Ivory Coast or Côte d'Ivoire?
Côte d'Ivoire, or Ivory Coast in English, is a country located in West Africa. It receives its name from the European traders of the 19th century because it was one of the chief centers of the ivory trade. The nationals of Côte d'Ivoire are called Ivorians.
In 1985 the government officially designated the name of the country as Côte d'Ivoire. This is the correct legal and diplomatic usage, and the name preferred by Ivorians. Nevertheless, despite the request of the Ivorian government, many American and some British news sources continue to refer to it as Ivory Coast.
Most continental European, African, Asian, and Latin American news sources, and international sports associations (such as FIFA and IOC) use the official name, Côte d'Ivoire. Because this report relies on many sources, both names shall be used interchangeably.
Ivory Coast's political capital is Yamoussoukro, and its economic capital and largest city is the port city of Abidjan.
French, the official language, is taught in schools and serves as a lingua franca in the country. An estimated 65 languages are spoken in Ivory Coast. One of the most common is the Dyula language, which acts as a trade language, as well as a language commonly spoken by the Muslim population.
Geography and Population of Côte d'Ivoire
Côte d'Ivoire faces south onto the southern Atlantic Ocean. It lies on the southern coast of the Bulge of Africa where the continental African coastline suddenly runs east.
Côte d'Ivoire is the western-most of five nations that face the South Atlantic Ocean, or the Gulf of Guinea as that portion of the Atlantic Ocean is called.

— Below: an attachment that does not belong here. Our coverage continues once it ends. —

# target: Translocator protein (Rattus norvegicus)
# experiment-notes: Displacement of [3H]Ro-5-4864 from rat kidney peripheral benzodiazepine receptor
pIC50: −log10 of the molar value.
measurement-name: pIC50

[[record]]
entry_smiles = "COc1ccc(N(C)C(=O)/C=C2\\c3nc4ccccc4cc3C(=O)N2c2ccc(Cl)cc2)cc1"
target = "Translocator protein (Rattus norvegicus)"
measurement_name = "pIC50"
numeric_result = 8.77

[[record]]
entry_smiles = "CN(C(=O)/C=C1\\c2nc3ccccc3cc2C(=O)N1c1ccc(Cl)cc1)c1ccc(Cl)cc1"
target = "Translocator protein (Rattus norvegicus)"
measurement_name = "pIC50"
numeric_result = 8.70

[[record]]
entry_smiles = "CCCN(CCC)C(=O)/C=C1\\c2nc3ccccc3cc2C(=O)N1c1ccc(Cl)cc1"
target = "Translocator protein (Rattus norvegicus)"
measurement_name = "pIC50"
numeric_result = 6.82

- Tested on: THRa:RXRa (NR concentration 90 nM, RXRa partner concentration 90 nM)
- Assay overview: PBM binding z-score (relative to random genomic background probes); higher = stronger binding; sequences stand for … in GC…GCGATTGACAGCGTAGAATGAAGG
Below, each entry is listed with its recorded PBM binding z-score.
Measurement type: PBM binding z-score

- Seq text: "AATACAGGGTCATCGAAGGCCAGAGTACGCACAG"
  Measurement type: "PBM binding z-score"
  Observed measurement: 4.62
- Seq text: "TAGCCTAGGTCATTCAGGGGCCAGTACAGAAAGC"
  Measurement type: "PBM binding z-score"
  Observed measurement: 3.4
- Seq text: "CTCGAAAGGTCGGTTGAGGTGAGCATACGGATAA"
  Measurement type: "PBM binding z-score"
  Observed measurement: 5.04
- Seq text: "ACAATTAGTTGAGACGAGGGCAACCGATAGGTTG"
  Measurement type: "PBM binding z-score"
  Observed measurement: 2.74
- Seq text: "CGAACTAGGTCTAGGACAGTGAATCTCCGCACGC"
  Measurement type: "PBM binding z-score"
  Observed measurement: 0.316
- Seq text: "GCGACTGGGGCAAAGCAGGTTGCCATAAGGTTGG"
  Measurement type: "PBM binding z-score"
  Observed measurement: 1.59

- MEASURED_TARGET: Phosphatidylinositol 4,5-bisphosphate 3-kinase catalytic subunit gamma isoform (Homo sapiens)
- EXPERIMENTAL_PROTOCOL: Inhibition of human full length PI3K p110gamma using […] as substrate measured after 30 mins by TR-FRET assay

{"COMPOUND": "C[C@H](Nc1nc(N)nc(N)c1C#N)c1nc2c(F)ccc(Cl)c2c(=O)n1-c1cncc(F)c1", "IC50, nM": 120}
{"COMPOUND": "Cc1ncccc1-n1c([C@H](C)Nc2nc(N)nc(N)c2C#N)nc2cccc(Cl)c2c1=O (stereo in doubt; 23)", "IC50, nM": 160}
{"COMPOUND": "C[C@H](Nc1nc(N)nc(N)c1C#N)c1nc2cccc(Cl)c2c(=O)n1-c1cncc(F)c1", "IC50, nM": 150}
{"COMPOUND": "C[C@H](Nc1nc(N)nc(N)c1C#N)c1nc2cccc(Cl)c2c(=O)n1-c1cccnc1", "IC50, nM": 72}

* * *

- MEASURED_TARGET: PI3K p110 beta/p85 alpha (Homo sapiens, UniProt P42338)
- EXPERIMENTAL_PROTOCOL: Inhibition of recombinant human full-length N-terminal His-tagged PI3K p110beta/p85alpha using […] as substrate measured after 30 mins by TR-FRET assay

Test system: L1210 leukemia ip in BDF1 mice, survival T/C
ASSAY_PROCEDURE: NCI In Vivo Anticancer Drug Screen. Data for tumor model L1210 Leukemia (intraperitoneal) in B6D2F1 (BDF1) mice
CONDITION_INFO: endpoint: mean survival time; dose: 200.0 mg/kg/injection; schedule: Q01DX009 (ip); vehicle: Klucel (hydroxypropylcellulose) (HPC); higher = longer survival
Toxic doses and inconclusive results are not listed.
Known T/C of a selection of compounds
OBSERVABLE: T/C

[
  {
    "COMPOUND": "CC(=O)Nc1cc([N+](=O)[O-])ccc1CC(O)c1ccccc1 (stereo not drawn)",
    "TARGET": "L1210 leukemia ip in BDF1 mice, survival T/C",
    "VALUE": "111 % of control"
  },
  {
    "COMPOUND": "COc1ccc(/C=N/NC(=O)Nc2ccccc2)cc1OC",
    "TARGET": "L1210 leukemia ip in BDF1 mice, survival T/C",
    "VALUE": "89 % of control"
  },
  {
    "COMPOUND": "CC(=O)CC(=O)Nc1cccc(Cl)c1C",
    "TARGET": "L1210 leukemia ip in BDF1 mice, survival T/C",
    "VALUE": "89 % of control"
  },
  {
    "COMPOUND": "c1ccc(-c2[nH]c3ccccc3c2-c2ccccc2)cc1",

These nations are, from west to east, Ivory Coast, Ghana, Togo, Benin, and a portion of Nigeria until the coast of Africa heads south again. On its landside, Ivory Coast is also bordered by five nations: Liberia and Guinea to the west, Mali and Burkina Faso to the north, and Ghana to the east.
In terms of size, Côte d'Ivoire, with 322,463 km2 (122,504 mi2) ranks 69th (out of 236 nations and autonomous areas) in area - just a little smaller than Malaysia or Norway, and a little larger than Poland or Oman. The country has a population of 22,968,000 people.
In terms of geography, Ivory Coast is roughly a square of about 560 km per side. Except for the Guinea Highlands to the northwest whose peaks rise to almost 5000 ft., the majority of the Ivory Coast lies on a plateau gently sloping southward toward the Gulf of Guinea.
The country is drained by four major rivers running approximately parallel north to south, which are, however, ill-suited for transportation, because they are very shallow in the dry season, broken by numerous rapids and falls, and subject to sudden flooding by torrential rains.
The climate of Côte d'Ivoire runs from hot and dry savannah in the north, to hot, lush, and humid in the south. The southern half of the country is ideal for agriculture, and has made Côte d'Ivoire one of the leading exporters of coffee beans, cocoa, palm oil, rubber, bananas, rice, manioc, sweet potatoes, sugar, cotton, and timber.
Côte d’Ivoire is the largest economy in the West African Economic and Monetary Union. Its recent economic growth performance has been strong with unprecedented GDP growth and a controlled fiscal and external balance. There has been a robust recovery of Côte d’Ivoire’s economy in the wake of its 2010 post-elections crisis, with the average growth rate reaching 8.5% annually between 2012 and 2016. This has been one of the highest rates in Sub-Saharan Africa. Economic growth has been driven by agriculture, services, industry, increased domestic demand, and rising investment.